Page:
Words and photos: Jordan Gibbons
It was with great excitement that we four rolled out of Hackney at 8pm headed for the coast. The crowd seemed just the right type – frame pumps, Brooks saddles and Carradice a-plenty. We were doing the Dunwich Dynamo, a 180km night-ride from London to Dunwich, a small coastal town in Suffolk. The ‘Dynamo’ was started 20 years ago by a few messengers with some help from Mosquito Bikes and today over 2000 people make the yearly trip. It has become a big event in the local calendar: pubs stay open and serve food well into the night, bike shops set up tents with cups of tea and bacon rolls, and people turn their gardens into makeshift shelters waving at those passing by.
Our trip was sold to me as a relaxing affair – except one chap arrived with a power meter. Perhaps this was going to be much more serious than I expected. We crawled out of the city at a snail’s pace – infuriating scores of taxi drivers; the roads were just not designed for this many cyclists. As we reached the countryside the light had begun to dip so upon spotting our first pub we made a dash for it before we had to turn on our lights. Thankfully the man with the power meter ordered a pint of Guinness, which put me at ease; perhaps we weren’t going to ‘smash it’ after all.
Emerging like moles we discovered the world had gone dark. Thankfully I had borrowed a quality light to help me on my way. I flipped the switch as we rolled out of the car park. ‘Bloody hell, that’s bright Jordan!’. It was on the dimmest setting. From now until morning, the light was referred to as both ‘the sun’ and ‘the megatron’. The miles fell away easily after this: we had hitched onto a large club who were riding together and were sucked along up the hills. The monotonous darkness interspersed with mild stretches of mortal terror. Quite naturally we made no effort to read the cue-sheet, missed the food stop and instead found sanctuary in a near-by pub. Yet further Guinness to the rescue.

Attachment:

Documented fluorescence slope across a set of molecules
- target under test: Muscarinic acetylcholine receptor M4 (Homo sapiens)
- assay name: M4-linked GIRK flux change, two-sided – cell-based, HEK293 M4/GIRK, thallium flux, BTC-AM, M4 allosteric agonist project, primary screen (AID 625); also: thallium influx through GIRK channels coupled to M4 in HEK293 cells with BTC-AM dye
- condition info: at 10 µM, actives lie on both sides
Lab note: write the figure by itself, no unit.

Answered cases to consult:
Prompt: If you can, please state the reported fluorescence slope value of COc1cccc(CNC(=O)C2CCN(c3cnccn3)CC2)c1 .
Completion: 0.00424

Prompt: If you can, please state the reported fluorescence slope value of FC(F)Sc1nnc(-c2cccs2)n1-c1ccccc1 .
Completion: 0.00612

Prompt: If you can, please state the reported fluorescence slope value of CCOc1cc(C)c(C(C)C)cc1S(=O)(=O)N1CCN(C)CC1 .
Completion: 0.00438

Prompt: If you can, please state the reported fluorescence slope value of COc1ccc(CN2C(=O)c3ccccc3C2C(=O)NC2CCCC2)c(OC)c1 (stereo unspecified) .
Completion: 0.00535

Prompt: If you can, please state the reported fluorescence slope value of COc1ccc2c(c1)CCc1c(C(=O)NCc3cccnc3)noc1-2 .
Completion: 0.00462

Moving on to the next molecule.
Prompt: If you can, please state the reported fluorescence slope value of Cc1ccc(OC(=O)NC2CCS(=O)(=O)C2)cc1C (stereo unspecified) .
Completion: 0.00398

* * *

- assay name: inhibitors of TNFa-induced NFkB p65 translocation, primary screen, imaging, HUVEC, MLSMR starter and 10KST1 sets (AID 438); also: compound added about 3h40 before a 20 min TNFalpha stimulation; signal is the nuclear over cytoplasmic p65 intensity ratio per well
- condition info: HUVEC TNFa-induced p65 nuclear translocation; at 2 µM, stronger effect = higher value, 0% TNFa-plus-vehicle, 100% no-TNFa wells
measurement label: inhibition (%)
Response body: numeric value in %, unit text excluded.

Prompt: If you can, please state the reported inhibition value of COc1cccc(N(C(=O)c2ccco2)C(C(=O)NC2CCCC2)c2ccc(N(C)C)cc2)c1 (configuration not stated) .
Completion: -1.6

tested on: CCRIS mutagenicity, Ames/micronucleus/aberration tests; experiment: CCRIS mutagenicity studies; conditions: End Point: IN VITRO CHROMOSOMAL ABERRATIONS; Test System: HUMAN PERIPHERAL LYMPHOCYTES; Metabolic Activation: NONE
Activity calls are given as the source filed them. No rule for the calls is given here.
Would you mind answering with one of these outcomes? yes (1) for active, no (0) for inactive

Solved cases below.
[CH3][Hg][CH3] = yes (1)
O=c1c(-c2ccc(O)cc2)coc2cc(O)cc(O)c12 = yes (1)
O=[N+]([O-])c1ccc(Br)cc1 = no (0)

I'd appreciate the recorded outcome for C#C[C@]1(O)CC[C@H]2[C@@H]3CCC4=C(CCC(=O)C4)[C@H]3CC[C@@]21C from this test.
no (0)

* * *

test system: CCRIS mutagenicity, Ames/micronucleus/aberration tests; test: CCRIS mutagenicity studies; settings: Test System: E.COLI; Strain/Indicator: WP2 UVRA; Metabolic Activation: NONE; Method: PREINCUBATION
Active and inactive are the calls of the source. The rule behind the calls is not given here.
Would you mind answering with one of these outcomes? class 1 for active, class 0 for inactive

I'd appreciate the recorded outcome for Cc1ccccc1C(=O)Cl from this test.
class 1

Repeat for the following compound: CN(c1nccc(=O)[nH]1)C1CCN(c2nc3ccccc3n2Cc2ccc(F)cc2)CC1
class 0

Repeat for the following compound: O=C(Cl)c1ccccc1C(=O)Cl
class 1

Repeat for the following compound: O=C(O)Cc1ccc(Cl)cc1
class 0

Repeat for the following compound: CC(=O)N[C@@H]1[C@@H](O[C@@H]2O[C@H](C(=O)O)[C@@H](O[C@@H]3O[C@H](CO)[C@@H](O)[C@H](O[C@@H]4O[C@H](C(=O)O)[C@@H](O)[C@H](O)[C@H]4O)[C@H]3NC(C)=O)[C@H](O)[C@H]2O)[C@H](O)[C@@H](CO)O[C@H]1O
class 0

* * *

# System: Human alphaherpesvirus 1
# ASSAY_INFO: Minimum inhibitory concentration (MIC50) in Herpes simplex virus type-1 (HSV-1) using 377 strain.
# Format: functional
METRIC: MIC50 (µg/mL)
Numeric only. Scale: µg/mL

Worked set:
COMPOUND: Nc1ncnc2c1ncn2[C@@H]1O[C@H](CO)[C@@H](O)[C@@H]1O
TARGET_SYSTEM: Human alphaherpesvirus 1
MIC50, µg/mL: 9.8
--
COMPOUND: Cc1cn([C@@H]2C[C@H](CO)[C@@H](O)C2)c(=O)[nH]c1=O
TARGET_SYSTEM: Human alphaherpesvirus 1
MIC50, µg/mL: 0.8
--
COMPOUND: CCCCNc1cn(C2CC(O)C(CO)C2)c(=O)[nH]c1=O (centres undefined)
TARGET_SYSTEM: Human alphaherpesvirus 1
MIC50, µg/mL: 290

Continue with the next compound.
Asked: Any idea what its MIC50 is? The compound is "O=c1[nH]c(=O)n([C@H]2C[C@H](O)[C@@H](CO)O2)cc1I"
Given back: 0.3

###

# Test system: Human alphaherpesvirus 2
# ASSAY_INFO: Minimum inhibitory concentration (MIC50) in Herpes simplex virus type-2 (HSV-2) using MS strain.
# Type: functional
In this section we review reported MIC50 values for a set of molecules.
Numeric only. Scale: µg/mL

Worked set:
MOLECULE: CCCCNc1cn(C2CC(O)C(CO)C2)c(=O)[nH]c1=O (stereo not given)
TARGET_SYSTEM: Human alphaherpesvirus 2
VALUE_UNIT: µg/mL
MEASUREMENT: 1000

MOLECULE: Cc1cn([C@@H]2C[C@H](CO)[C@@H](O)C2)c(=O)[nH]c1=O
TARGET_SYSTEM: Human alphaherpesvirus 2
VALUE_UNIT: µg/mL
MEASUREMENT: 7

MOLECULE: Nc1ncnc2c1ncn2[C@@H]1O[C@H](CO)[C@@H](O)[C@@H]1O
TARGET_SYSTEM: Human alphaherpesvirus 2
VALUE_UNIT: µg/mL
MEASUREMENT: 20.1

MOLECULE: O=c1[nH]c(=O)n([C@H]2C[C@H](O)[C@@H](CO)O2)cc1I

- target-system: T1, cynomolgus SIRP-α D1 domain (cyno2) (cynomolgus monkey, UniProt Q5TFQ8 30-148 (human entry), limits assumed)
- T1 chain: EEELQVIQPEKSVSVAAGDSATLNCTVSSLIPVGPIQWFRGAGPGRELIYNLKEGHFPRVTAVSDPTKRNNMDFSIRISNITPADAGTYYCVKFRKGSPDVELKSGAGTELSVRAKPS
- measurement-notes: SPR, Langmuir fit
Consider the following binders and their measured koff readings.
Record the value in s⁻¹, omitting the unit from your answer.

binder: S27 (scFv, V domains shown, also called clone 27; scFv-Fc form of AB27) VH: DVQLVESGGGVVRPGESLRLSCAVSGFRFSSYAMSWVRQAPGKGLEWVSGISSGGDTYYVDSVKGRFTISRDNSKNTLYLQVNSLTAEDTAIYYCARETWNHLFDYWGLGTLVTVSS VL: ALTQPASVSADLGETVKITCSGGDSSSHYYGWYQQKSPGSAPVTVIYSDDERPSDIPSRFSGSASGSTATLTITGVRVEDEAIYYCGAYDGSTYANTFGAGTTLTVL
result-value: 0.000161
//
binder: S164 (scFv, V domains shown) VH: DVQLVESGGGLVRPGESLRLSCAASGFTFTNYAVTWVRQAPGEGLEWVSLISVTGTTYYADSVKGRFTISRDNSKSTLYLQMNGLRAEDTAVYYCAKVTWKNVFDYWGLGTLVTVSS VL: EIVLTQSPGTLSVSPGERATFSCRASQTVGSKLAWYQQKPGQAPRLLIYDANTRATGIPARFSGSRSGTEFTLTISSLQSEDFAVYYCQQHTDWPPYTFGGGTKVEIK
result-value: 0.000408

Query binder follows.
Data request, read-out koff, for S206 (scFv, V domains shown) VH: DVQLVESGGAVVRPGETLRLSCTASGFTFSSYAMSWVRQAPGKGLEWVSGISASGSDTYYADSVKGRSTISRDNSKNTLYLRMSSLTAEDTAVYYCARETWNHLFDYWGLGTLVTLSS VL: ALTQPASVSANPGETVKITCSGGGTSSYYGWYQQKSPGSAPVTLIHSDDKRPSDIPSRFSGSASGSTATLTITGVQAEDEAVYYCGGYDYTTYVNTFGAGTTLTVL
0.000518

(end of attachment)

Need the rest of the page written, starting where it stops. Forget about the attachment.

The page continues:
After rattling along a bit further the ride was beginning to take its toll. I was unsure of how far we had ridden but going on the ‘one urinating cyclist per 500 metres’ rule, I had estimated it to be about 110km. I was feeling tired and hungry and the road picked out by hundreds of blinking red dots stretched out to infinity. At this point my mind had turned to the piece of plastic in my pocket and the thought of collapsing into a Travelodge. I decided against it however as the abuse we handed out to the member of our party who got a puncture was so extreme that I dared not imagine what would be said of a quitter. Sensing my waning energy Mike reached into his bag and brought out some food matter that, in the dead of night, looked like a bag of mummified testicles. ‘Excellent!’ I thought, and devoured five.
Yet more miles tumbled away. Now and again came a spark of energy and brilliance interspersed by much longer periods of mediocrity. We passed through a small town at about 3 am with drunken revelers lining the street. One poor chap was leaning against a wall ejecting the contents of his stomach. ‘Bring it all up man!’ I cried. ‘You’ll feel better in the morning.’ I spent the next five minutes thinking about how annoyed I’d be if someone shouted that at me.
The idle chitchat continued until we looked up and realised our lights were no longer needed. It was morning. Quick. Up the pace. We must reach the beach for breakfast. We thundered along with what little energy was left until we saw the sign: ‘Dunwich Road’. One long descent and then you could see it shimmering in the cool morning light. A mirage? No. We could smell it too. Our eyes were not deceiving us. There it was. The café armed with full English breakfasts. We abandoned the bikes and made haste for the queue. Five minutes passed and we were kings. Sat at a table with pots of tea, fried bread and the sun on our backs.